There’s been a lot of commentary about whether Sen. Elizabeth Warren’s proposed wealth tax — a 2 percent annual levy on a person’s net worth between $50 million and $1 billion, and 3 percent on net worth above $1 billion — would be constitutional. Here's why it isn't.
It's no surprise that at age 77 Bernie Sanders is trying again in 2020. But a significant difference this time around is that he will not be alone peddling his message of "revolution" and moving the party further toward liberal or progressive positions.
It’s not too early to think about how the 2020 campaign can be a better one than the one we had in 2016. Toward that end, it would be useful to form a basic threshold of decency and legitimacy for anyone running in 2020 and to ask all candidates, including President Trump, to adhere to it.
All these Democrats vying for the presidential nomination in 2020 will likely be overshadowed in public attention in 2019 by the news media spotlight and attention on Mr. Trump's struggle for political survival in the Oval Office over the remaining two years of his first term.
Sen. Kirsten Gillibrand came to Baltimore to stump for Democratic candidate for governor Ben Jealous. Gillibrand joins other national Democratic figures, including former Vice President Joe Biden and senators Cory Booker, Kamala Harris, Bernie Sanders and Elizabeth Warren in supporting Jealous.
Rep. Elijah Cummings of Baltimore and Sen. Elizabeth Warren of Massachusetts are planning to introduce legislation Wednesday that would require $10 billion a year in federal funding to combat the opioid crisis.
Former Maryland Gov. Martin O'Malley is thinking about running for president on the Democratic ticket by appealing to Massachusetts Sen. Elizabeth Warren's populist fans. So it is interesting that Mr. O'Malley thinks the best way to reach out to her fans is to say remarkably stupid things.
Hillary Clinton, according to all the polls is the overwhelming favorite to be the Democratic nominee for president in 2016. So the tantalizing question is: Who will be standing next to her when the cheers explode and a zillion balloons cascade at the convention? Could it possibly be Sen. Elizabeth Warren?
Some of the nation's top university officials, including the chancellor of the University System of Maryland, are calling on Congress to roll back what they see as a byzantine and ever-expanding system of federal regulations that is costing schools millions of dollars each year.
WASHINGTON -- Rep. John Delaney, who spent a career in financial services before running for Congress, joined President Barack Obama on Monday in calling for tougher regulations on brokers who help people plan for retirement -- offering his endorsement of a plan that is unlikely to sit well with some on Wall Street.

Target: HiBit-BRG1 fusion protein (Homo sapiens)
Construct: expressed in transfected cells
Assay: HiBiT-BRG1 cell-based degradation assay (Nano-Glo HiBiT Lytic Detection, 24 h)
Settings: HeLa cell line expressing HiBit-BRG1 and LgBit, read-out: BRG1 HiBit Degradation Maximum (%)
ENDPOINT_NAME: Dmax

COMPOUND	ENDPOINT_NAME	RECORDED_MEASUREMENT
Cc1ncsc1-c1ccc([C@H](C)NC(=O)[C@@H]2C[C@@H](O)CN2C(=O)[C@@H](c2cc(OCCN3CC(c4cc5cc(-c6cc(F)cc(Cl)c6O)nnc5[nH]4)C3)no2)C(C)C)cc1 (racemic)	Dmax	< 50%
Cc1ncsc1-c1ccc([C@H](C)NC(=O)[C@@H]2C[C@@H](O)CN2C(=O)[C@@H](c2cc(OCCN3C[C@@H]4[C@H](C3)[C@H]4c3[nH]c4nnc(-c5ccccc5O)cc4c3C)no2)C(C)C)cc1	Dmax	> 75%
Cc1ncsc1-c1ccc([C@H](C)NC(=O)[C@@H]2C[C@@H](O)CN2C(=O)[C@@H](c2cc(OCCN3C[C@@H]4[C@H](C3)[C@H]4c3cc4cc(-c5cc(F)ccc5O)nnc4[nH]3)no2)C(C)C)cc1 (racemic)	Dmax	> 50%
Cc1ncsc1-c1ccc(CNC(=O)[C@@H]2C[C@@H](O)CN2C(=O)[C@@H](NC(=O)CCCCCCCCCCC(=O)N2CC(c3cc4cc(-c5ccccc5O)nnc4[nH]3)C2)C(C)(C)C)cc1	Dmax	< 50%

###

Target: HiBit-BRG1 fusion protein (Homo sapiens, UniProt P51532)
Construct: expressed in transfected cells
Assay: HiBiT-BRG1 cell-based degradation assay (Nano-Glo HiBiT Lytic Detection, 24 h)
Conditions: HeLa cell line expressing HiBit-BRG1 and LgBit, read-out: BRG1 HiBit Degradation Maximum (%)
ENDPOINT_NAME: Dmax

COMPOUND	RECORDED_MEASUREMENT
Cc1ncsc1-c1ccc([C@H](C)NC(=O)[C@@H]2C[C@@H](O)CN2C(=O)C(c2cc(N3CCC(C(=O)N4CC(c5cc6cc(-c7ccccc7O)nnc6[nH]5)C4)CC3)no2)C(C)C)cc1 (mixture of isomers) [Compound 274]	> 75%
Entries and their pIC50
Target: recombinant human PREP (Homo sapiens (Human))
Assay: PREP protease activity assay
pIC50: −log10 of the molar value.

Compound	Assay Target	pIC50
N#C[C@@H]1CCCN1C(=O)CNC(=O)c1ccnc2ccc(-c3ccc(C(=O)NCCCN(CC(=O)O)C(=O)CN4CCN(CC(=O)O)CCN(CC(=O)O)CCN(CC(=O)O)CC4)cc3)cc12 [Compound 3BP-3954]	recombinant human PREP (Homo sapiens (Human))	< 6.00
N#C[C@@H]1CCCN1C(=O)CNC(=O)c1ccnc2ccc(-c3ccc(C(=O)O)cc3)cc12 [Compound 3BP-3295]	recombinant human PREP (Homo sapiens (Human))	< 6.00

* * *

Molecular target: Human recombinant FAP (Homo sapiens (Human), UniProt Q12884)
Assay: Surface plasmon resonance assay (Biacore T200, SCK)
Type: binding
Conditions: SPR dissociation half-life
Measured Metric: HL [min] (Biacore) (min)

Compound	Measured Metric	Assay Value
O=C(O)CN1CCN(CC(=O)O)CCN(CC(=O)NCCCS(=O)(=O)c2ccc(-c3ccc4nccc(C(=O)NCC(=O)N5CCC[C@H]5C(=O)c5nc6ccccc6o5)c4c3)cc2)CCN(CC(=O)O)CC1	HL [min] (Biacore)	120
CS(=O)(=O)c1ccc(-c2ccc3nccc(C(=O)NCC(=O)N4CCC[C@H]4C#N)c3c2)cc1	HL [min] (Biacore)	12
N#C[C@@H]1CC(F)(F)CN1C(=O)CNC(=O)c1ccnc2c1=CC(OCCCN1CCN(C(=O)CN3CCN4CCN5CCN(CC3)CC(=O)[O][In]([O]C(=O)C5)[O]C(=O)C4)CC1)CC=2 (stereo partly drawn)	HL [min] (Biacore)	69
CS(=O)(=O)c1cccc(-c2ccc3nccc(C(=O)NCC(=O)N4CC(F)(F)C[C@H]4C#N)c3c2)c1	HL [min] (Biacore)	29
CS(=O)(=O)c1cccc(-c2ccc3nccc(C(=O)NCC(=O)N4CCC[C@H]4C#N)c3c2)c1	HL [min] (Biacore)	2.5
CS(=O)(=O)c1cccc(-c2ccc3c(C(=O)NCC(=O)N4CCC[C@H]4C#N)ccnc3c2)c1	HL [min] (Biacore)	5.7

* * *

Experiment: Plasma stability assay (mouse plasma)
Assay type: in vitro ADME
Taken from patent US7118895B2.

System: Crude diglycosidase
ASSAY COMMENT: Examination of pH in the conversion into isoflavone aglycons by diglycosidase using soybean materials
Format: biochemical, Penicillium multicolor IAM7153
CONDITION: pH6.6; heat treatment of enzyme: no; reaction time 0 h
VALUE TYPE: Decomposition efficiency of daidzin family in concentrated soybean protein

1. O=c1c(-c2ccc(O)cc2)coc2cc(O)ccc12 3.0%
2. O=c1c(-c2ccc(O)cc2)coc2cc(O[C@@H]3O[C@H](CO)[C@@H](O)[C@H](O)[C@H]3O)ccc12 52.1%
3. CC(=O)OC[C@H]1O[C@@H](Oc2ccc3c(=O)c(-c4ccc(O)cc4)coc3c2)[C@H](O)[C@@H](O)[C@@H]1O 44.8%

Never in memory have so many presidential hopefuls plunged this early before an election year into the money chase to put themselves on the path to the White House. And for whatever reason, all of them are Republicans.
Putting aside any optimism that the Republicans in Congress would somehow be afflicted with sweet reasonableness now that they hold the majority in both houses, President Obama has signaled that in his last two years in office he will more fully embrace the liberal Democratic agenda.
As 2016 Democratic presidential frontrunner Hillary Clinton joined her party's push to survive the challenges it faces in the midterm congressional elections, she took a page from the comeback playbook of another one-time presidential loser: Richard Nixon in 1966.
Noting that student loan debt in the U.S. has ballooned to roughly $1 trillion, Sens. Barbara A. Mikulski and Ben Cardin spoke with students at Bowie State University on Thursday to draw attention to a proposal Democrats will push next week to allow borrowers to refinance their student loans.
The EPA and CFPB arguably have more power to issue regulations that affect our economy than any other regulatory bodies, yet they're among the worst offenders when it comes to cronyism and favoritism among their ranks. It's time Americans are clear that partisan activists and impartial regulation don't mix.
Much is being made of former President Bill Clinton's swearing-in of New York's new mayor, Bill de Blasio, with former Secretary of State Hillary Clinton and New York Gov. Andrew Cuomo at their side at City Hall. The cameo apparently sought to declare Democratic harmony in Gotham, that supposed bastion of liberalism.